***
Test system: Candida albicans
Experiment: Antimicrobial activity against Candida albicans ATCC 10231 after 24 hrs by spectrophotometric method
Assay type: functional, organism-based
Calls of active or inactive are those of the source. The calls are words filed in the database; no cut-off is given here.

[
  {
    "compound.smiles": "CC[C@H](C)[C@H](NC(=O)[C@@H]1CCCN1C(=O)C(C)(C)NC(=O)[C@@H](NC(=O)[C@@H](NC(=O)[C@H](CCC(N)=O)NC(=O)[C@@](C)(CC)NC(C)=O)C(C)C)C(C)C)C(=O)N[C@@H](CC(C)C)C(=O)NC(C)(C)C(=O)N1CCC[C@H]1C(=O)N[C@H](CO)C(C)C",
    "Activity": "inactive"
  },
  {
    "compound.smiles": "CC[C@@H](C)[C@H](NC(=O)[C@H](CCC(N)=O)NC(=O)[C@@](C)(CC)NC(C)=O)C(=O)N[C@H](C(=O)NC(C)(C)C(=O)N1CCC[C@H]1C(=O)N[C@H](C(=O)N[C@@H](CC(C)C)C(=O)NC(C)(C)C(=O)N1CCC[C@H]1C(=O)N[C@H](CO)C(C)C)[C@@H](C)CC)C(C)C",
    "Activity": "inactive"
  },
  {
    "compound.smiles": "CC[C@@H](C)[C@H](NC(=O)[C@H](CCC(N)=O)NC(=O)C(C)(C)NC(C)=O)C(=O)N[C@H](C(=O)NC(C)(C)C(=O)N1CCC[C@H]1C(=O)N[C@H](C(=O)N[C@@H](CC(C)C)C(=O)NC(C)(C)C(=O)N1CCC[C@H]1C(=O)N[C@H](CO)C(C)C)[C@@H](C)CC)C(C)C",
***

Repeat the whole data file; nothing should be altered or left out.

Test system: Candida albicans
Experiment: Antimicrobial activity against Candida albicans ATCC 10231 after 24 hrs by spectrophotometric method
Assay type: functional, organism-based
Calls of active or inactive are those of the source. The calls are words filed in the database; no cut-off is given here.

[
  {
    "compound.smiles": "CC[C@H](C)[C@H](NC(=O)[C@@H]1CCCN1C(=O)C(C)(C)NC(=O)[C@@H](NC(=O)[C@@H](NC(=O)[C@H](CCC(N)=O)NC(=O)[C@@](C)(CC)NC(C)=O)C(C)C)C(C)C)C(=O)N[C@@H](CC(C)C)C(=O)NC(C)(C)C(=O)N1CCC[C@H]1C(=O)N[C@H](CO)C(C)C",
    "Activity": "inactive"
  },
  {
    "compound.smiles": "CC[C@@H](C)[C@H](NC(=O)[C@H](CCC(N)=O)NC(=O)[C@@](C)(CC)NC(C)=O)C(=O)N[C@H](C(=O)NC(C)(C)C(=O)N1CCC[C@H]1C(=O)N[C@H](C(=O)N[C@@H](CC(C)C)C(=O)NC(C)(C)C(=O)N1CCC[C@H]1C(=O)N[C@H](CO)C(C)C)[C@@H](C)CC)C(C)C",
    "Activity": "inactive"
  },
  {
    "compound.smiles": "CC[C@@H](C)[C@H](NC(=O)[C@H](CCC(N)=O)NC(=O)C(C)(C)NC(C)=O)C(=O)N[C@H](C(=O)NC(C)(C)C(=O)N1CCC[C@H]1C(=O)N[C@H](C(=O)N[C@@H](CC(C)C)C(=O)NC(C)(C)C(=O)N1CCC[C@H]1C(=O)N[C@H](CO)C(C)C)[C@@H](C)CC)C(C)C",